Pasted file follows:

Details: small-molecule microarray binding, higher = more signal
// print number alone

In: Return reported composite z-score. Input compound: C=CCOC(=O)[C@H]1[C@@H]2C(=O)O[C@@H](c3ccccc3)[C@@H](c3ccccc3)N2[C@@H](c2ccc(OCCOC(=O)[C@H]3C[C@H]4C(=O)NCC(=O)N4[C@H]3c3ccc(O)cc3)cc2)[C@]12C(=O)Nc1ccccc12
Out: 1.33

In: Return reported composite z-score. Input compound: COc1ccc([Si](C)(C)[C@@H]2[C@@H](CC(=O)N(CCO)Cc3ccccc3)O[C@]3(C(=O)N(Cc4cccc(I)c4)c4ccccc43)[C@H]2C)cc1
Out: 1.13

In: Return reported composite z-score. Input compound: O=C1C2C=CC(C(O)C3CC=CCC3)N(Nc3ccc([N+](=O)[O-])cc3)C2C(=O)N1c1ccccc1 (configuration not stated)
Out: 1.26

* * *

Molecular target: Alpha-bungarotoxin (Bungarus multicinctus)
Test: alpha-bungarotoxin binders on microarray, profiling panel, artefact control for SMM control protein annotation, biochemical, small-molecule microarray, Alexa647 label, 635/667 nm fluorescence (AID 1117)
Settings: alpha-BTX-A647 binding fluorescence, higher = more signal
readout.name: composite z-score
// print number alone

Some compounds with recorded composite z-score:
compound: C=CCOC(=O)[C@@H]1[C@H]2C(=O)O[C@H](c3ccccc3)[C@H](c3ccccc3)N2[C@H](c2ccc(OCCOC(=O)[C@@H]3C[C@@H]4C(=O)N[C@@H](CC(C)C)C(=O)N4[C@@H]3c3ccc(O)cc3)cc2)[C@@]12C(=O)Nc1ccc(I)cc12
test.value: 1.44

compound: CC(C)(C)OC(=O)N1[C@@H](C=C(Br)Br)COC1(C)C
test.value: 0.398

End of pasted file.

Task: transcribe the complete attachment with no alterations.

Details: small-molecule microarray binding, higher = more signal
// print number alone

In: Return reported composite z-score. Input compound: C=CCOC(=O)[C@H]1[C@@H]2C(=O)O[C@@H](c3ccccc3)[C@@H](c3ccccc3)N2[C@@H](c2ccc(OCCOC(=O)[C@H]3C[C@H]4C(=O)NCC(=O)N4[C@H]3c3ccc(O)cc3)cc2)[C@]12C(=O)Nc1ccccc12
Out: 1.33

In: Return reported composite z-score. Input compound: COc1ccc([Si](C)(C)[C@@H]2[C@@H](CC(=O)N(CCO)Cc3ccccc3)O[C@]3(C(=O)N(Cc4cccc(I)c4)c4ccccc43)[C@H]2C)cc1
Out: 1.13

In: Return reported composite z-score. Input compound: O=C1C2C=CC(C(O)C3CC=CCC3)N(Nc3ccc([N+](=O)[O-])cc3)C2C(=O)N1c1ccccc1 (configuration not stated)
Out: 1.26

* * *

Molecular target: Alpha-bungarotoxin (Bungarus multicinctus)
Test: alpha-bungarotoxin binders on microarray, profiling panel, artefact control for SMM control protein annotation, biochemical, small-molecule microarray, Alexa647 label, 635/667 nm fluorescence (AID 1117)
Settings: alpha-BTX-A647 binding fluorescence, higher = more signal
readout.name: composite z-score
// print number alone

Some compounds with recorded composite z-score:
compound: C=CCOC(=O)[C@@H]1[C@H]2C(=O)O[C@H](c3ccccc3)[C@H](c3ccccc3)N2[C@H](c2ccc(OCCOC(=O)[C@@H]3C[C@@H]4C(=O)N[C@@H](CC(C)C)C(=O)N4[C@@H]3c3ccc(O)cc3)cc2)[C@@]12C(=O)Nc1ccc(I)cc12
test.value: 1.44

compound: CC(C)(C)OC(=O)N1[C@@H](C=C(Br)Br)COC1(C)C
test.value: 0.398